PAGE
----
To get loads of pumpkin puree for your next baking project, cut open a pumpkin of your choice and scoop out the “guts”.  Save or discard the seeds depending on whether you will want to eat them or not.  At this point, you have 2 options. The first is for when using a small pumpkin, place both halves cut side down in a shallow baking pan with an inch of water and bake in a 350 degree oven for roughly 40 minutes or until you can poke the flesh easily with a fork. If using a large pumpkin that will not fit easily in a shallow baking pan cut the pumpkin into smaller, more manageable chunks and using a vegetable peeler or sharp knife cut off the outermost skin.  Cut the flesh into chunks and add to a pot of boiling water until soft. Puree the water and pumpkin.  This mixture will have more water than traditional canned pumpkin but a few hours in a crock pot with the lid partially off will help to boil out all the remaining water.  Section off the puree and freeze into smaller portions to be used at later dates.

crockpot cooking

crockpot cooking

-Sarah

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Pumpkin Spice Coffee Creamer

Day 29:

Who doesn’t love a tasty flavored coffee creamer in a nice hot cup of coffee? A few years back, my good friend and I lived off the stuff every day at work around 3pm when I couldn’t make it through the rest of the day without a little caffeine boost. Although I drank it every day I never really noticed the list of unusual ingredients listed on the side of the bottle. There are many different things included that do not appear to be necessary. I will not deny its deliciousness BUT I am intrigued at the idea that I could make a suitable alternative with everyday items in the kitchen.

Here goes! Pumpkin Spice Coffee Creamer was really easy to make so that goes in the plus column.

Recipe:

  • 2 cups milk
  • 4 Tbsp. pumpkin puree
  • 1 tsp. cinnamon
  • 1/4 tsp. nutmeg
  • 1/4 tsp. ginger
  • dash cardamon
  • dash cloves
  • 4 Tbsp. maple syrup
  • 1 tsp. vanilla extract
  • 2 Tbsp. sugar (called for Splenda which I do not like)

pumpkin coffee creamer

The coffee creamer was very easy to put together and tasted pretty good on its own.  I was a little disappointed in the finished product in the coffee, though, as it was nicely spiced but bland.  I added the sugar as an afterthought and the coffee was really strong so I will try more tomorrow to see if I have a different attitude on a different day.  If not, my sister suggested I let Penny drink it and call it pumpkin pie milk.  That might work too 🙂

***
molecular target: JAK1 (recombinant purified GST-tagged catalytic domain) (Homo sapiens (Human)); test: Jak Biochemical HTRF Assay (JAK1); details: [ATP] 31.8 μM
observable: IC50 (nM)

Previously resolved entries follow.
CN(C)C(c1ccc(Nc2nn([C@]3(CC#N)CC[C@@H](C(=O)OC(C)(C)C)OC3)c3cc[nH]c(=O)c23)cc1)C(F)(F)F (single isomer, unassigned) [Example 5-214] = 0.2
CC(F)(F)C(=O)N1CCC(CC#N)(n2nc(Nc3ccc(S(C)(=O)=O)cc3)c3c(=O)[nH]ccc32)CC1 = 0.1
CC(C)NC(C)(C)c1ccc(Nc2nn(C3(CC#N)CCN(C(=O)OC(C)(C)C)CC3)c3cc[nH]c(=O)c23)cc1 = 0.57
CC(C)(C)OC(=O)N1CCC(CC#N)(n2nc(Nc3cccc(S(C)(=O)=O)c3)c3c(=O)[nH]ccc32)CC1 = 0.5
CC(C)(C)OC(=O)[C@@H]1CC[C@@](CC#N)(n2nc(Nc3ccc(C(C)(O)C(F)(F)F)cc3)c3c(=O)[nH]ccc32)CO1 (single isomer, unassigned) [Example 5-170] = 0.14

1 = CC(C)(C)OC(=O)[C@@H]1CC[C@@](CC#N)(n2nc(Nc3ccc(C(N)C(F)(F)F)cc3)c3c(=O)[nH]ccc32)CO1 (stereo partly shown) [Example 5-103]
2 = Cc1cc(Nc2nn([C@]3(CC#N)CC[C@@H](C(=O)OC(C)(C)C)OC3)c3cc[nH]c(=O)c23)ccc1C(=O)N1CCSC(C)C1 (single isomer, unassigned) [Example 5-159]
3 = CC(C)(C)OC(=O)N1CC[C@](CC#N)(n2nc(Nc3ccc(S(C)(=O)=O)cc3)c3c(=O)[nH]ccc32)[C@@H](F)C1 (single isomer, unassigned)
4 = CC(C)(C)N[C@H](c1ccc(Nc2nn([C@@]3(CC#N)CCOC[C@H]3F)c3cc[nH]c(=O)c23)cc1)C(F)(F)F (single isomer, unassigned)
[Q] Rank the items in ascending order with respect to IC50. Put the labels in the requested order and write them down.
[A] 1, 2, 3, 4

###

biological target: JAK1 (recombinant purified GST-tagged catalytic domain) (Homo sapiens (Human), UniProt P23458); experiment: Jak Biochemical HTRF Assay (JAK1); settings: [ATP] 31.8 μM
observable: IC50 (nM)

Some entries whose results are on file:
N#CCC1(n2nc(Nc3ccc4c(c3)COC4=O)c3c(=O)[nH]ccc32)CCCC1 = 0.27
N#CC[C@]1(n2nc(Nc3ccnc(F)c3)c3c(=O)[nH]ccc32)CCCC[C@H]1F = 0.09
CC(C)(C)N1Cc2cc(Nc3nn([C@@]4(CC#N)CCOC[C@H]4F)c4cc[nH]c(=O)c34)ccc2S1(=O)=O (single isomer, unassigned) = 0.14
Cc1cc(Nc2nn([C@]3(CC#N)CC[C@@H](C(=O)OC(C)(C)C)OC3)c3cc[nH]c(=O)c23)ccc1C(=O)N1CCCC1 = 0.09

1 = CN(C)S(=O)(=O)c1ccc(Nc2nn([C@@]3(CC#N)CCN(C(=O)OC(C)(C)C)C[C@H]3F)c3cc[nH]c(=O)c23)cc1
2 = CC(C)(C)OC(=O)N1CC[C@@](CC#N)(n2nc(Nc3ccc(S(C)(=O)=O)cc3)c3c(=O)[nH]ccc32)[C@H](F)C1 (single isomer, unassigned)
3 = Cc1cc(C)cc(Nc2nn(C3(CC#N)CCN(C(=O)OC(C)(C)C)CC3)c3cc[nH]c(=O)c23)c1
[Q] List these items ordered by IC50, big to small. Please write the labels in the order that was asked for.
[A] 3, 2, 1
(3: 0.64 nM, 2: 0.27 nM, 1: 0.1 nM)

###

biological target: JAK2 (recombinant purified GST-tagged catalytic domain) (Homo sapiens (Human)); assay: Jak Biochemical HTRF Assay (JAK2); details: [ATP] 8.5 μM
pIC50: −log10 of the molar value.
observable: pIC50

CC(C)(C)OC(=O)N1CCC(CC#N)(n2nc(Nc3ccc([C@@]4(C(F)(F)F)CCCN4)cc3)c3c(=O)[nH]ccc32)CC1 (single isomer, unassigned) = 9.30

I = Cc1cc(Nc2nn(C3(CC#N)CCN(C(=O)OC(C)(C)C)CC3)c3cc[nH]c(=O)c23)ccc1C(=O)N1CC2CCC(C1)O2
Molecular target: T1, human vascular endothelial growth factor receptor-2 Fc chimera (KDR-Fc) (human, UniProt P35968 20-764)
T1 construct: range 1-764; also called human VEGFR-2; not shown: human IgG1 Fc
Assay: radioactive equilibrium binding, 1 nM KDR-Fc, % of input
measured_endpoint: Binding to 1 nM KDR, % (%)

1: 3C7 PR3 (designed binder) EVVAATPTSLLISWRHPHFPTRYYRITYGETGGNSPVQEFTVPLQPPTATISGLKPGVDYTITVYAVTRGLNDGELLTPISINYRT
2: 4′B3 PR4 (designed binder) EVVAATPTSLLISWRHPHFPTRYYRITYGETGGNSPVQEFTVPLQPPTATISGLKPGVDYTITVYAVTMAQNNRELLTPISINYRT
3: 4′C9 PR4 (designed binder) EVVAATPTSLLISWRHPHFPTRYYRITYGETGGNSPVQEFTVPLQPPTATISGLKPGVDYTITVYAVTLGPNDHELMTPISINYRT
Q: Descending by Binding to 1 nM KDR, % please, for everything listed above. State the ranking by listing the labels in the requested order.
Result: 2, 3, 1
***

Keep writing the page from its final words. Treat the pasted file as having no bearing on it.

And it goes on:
To improve the flavor I would try to make the mix with half & half instead and use the real pumpkin pie spice they suggested in the original recipe. – Sarah

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Pumpkin Lasagna

Day28:
I’m still a bit under the weather. I hope that tomorrow I will be on the upswing. Because of this, nothing was made with Pumpkins today. Good thing I did a bonus recipe yesterday for dinner.Pumpkin Lasagna with Fontina from Williams-Sonoma. This was quite and expenditure of energy and dishes on my part, but man was this a good dish. Their recipe called for a jar of Pumpkin Parmesan Sauce, but I didn’t have that so I had to make it. That recipe was found at Fit Souffle. It calls for about 4 cups of pureed pumpkin which was all we had left. I was a bit skeptical of all that pumpkin as I wasn’t sure how the flavor would be. It was excellent, though. I should never doubt the power of cheese.

Pumpkin Parmesan Sauce
Ingredients 
1/4 cup butter (4 Tbsp)
1/2 small onion diced
3 cloves of garlic
salt
pepper
4 cups of pure pumpkin (approximately 2 15oz cans)
1 1/2 cups chicken stock (I used a can of vegetable broth)
1/2 teaspoon nutmeg
1 cup parmesan cheese

Instructions
In a medium-sized stock pot heat the butter until melted and then add the garlic and onion. Cook until the onion is soft, about 6-8 minutes.  Stir in the pumpkin, chicken stock, nutmeg, salt and pepper.   Stir the mixture well over medium heat until smooth and creamy for about 10-12 minutes.  Add the parmesan cheese and stir until melted and mixed.  Turn the heat down to low and let sit for another 5-7 minutes.

Pumpkin Lasagna with Fontina

Ingredients

  • 1 lb. (500 g) whole milk ricotta cheese
  • 1 Tbs. julienned fresh sage (I used a tsp of dried sage)
  • 1/4 cup (1/3 oz./10 g) chopped fresh flat-leaf parsley (I used 2 tbs of dried parsley)
  • 1/2 tsp. minced garlic
  • Kosher salt and freshly ground pepper, to taste
  • 2 yellow summer squash, cut into rounds 1/4 inch (6 mm) thick (I doubled up on Zucchini as I didn’t have yellow squash)
  • 2 zucchini, cut into rounds 1/4 inch (6 mm) thick
  • 2 Tbs. olive oil
  • 1 large yellow onion, thinly sliced
  • 1 jar pumpkin Parmesan pasta sauce (See above for sauce recipe)
  • 12 sheets dried ruffle-edged lasagna noodles, cooked until al dente (normally I would use regular lasagna noodles, but I had to settle for the no-boil kind. They came out all right)
  • 1 lb. Italian fontina cheese, shredded

Directions

Preheat an oven to 450°F (230°C). Line a baking sheet with aluminum foil.
In a bowl, stir together the ricotta, sage, 3 Tbs. of the parsley and the garlic, and season with salt and pepper. Set aside.
In a large bowl, toss the yellow squash and zucchini with 1 Tbs. of the olive oil, and season with salt and pepper. Arrange in a single layer on the prepared baking sheet. Transfer to the oven and roast until tender and lightly browned, about 15 minutes.